Ranching was the preferred way of life for Marie Jordan Belle. Homesteading, for her, was an outlet for independence and an economic investment for her future.
Born on a family ranch in Iron Mountain, Wyoming in 1898, Ella Marie Jordan grew up riding and working horses with her father and brothers. From her toddler years, she sustained a love for horses and her wild home. A lack of modern conveniences like electricity, running water, or a telephone characterized her early years. It was “just a way of life” and never impeded her love for ranching. She found passion in her work, opting to continue it even into her eighties.
When she turned 16, Marie took out a homestead section “up in the meadow by a tiny stream” near her family’s home. Her father built a small house for her that she lived in for three years, except when she was at school. It was small and simple, with only a bed, stove, mirror, window, and garden, but Marie “was sort of proud of it.” At the end of those three years, she was able to prove her claim (colloquial phrase for the legal process of securing a title to homestead lands after meeting certain government requirements). Marie’s father leased the land from her for several years, but ultimately purchased it from her for $1,000 after she tried to simply give it to him. In that way, the homestead served as an investment property for Marie rather than a permanent home.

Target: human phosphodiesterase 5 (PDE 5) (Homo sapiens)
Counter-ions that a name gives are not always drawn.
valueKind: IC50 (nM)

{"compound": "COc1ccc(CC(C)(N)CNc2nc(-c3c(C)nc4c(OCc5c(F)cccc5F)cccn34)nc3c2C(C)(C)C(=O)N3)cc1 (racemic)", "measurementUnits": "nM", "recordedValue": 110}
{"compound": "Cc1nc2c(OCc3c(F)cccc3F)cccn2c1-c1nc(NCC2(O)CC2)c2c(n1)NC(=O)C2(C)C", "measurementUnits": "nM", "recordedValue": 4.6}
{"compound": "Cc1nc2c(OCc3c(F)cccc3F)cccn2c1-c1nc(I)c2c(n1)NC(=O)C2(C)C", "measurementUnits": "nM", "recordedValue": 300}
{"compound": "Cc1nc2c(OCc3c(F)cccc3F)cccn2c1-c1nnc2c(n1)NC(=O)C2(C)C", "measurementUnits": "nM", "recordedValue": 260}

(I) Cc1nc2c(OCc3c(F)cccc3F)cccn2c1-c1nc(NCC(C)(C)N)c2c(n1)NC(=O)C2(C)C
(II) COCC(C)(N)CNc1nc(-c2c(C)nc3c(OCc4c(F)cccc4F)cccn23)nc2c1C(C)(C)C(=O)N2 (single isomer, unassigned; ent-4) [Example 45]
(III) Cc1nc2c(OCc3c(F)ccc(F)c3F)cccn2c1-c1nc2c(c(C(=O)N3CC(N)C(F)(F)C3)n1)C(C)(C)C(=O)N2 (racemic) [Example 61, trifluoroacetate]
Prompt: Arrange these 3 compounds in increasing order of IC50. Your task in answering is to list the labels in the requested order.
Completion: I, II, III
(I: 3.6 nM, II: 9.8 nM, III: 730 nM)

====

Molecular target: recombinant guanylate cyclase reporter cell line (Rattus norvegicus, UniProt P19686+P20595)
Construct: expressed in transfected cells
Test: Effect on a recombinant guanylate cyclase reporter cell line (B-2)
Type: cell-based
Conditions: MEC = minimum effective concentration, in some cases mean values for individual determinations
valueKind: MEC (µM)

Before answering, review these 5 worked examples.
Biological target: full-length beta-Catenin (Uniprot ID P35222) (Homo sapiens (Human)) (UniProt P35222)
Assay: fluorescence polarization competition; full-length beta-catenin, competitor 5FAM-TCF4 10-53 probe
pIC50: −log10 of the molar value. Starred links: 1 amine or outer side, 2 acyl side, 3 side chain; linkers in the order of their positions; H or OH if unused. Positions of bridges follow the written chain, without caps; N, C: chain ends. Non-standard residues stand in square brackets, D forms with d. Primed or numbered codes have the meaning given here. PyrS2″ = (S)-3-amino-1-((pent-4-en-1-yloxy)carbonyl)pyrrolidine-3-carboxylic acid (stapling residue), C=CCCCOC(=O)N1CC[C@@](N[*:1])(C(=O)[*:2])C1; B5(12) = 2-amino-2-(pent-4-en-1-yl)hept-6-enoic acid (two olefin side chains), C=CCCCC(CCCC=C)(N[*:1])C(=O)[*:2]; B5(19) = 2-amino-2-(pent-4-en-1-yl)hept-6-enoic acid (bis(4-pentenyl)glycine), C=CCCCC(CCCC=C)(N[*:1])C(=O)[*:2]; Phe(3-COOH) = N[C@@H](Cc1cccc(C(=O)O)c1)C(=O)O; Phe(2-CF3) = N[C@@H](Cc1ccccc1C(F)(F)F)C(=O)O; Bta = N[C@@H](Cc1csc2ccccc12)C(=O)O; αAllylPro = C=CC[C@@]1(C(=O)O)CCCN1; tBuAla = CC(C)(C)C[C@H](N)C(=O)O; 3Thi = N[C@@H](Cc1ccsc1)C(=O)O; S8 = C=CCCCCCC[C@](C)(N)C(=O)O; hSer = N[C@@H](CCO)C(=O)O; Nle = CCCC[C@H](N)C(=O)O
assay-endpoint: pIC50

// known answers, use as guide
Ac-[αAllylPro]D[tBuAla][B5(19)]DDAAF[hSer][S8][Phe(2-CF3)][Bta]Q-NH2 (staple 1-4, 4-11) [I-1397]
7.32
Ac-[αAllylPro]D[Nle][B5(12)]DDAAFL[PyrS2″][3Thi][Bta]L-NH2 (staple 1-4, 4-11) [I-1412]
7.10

After going to Baltimore, and later Kansas, to attend college, Marie met and married John Bell, “a gregarious, fun-loving cowboy with an acute business sense.” Together they built a large and successful ranch from the ground up in southern Wyoming. The money she had earned from her homestead was used to fix up their home, something they would have been unable to afford otherwise. John died of cancer in 1972, but Marie never considered moving away from their ranch. “What would I do in town?” she asked—a cowgirl through and through.